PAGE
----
Stop Sign observation

  WMBF TV had a short segment on the television maybe Tuesday evening 08 Nov 2015
about 2 guys running a stop sign and hitting another car with 2 men in it, 1 died.

First this background information
 from the Public Works Director of Surfside Beach (10 Nov 2014):

"According to the Manual on Uniform Traffic Control Devices (MUTCD),
 which SCDOT follows closely,
 and the town to the maximum extent practicable,
 I offer the following:

 1- The minimum height from the ground to the bottom edge of a stop
 sign in a "rural area" is 5 feet. The minimum height in
 a commercial or residential area, "where parking or
 pedestrians are likely to be present", is 7 feet to the
 bottom of sign. We generally are at somewhere in the middle
 on Town streets. So, if the sign encountered on Pine and
 Poplar is 80 inches off the ground, it falls just under the
 7 foot parameter.

 2- Stop bars and road lettering are supplemental to stop signs,
 but not mandatory. We have installed many stop bars here in town,
 nonetheless, in the past few years. Modern thermoplastics
 have reflective properties, and I have found them to be
 useful at many intersections. Since Poplar Drive is a
 state-owned road, their policies prevail on that road, though."

  When I lived in Carlstadt, NJ,   I heard that a man was sueing the town because he had run a Stop Sign and hit another vehicle;   he claimed that a tree blocked his view of the Stop Sign.   I drove to that corner to see what the issue was.   I drove up to the Stop Sign normally and watched for obstructions to my view.   What I found was that the tree was too far away from the Stop Sign to obstruct the view,   rather the Stop Sign was so high up in the air that once I got close to it the roof of my car blocked me from seeing it,   I would need to be in a convertible with the top down to see that Stop Sign.

  In Surfside Beach I again live on a corner with a Stop Sign, and, just mowing my lawn, I can see cars running the Stop Sign at the speed limit or greater almost every day.

So I measured the height of the Stop sign on the corner of Pine Drive N and Poplar Drive N:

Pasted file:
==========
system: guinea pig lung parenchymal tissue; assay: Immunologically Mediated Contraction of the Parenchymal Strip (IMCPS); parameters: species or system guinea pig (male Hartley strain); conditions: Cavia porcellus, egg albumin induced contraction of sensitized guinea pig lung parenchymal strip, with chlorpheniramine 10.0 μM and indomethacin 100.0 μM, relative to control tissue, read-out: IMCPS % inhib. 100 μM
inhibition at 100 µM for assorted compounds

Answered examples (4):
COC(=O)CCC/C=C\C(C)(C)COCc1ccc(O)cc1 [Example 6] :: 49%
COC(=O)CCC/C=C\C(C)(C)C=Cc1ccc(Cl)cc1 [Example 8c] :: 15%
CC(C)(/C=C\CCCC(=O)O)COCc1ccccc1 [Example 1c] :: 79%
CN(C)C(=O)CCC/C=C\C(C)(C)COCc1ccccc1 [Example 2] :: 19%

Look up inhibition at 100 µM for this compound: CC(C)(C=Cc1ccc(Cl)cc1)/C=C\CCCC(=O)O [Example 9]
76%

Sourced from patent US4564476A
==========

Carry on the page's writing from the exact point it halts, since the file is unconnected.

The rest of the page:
the bottom of the Stop sign is 80 inches off of the ground,
the bottom of the word 'STOP' is 90 inches off of the ground,
total Stop Sign height is 30 inches.

The height of the roof of my Honda Fit is 60",
30" below the word "STOP";
the height of my eyes, sitting in the Honda Fit, is 48",
42" below the word "STOP";

The height of my neighbors pickup truck roof is 72",
18" below the word "STOP";
the height of the middle of the windshield on the pickup truck,
which is where most people will be looking through the windshield,
is 60", 30" below the word "STOP".

The height of the roof of my neighbors SUV is: 66",
two feet below the word "STOP".
The height of the middle of the windshield of my neighbors SUV is: 54",
3 feet below the word "STOP";

You can see the Stop sign over the roof of SUV's that pass by it.

  The WMBF TV news video showed automobiles going past the Stop Sign at the corner of the collision.
You could see how high the stop sign is above the tops of the automobiles in the video !

  My neighbor is smarter and more observant than me, he observed that there is no large white line showing where to stop, and no word STOP painted on the street, and that people are looking DOWN at the road when they drive, not watching airplanes go by, which is where the Stop Sign is located; so painting STOP on the road may be more effective than the Stop Sign.

  If there is an obstacle in the road, wood, trash, dead animal, you normally see it and avoid it, right ?
Why ?
Because you are looking DOWN, not up into the sky where the airplanes and stop signs are located.

  Something is wrong with the regulations for the height of Stop Signs,
are they out of date, or written wrongly in the first place ?
It seems to me that the height of the Stop Sign should be no higher than the average vehicles windshield
so that the driver can look straight out the windshield and see the Stop sign easily.

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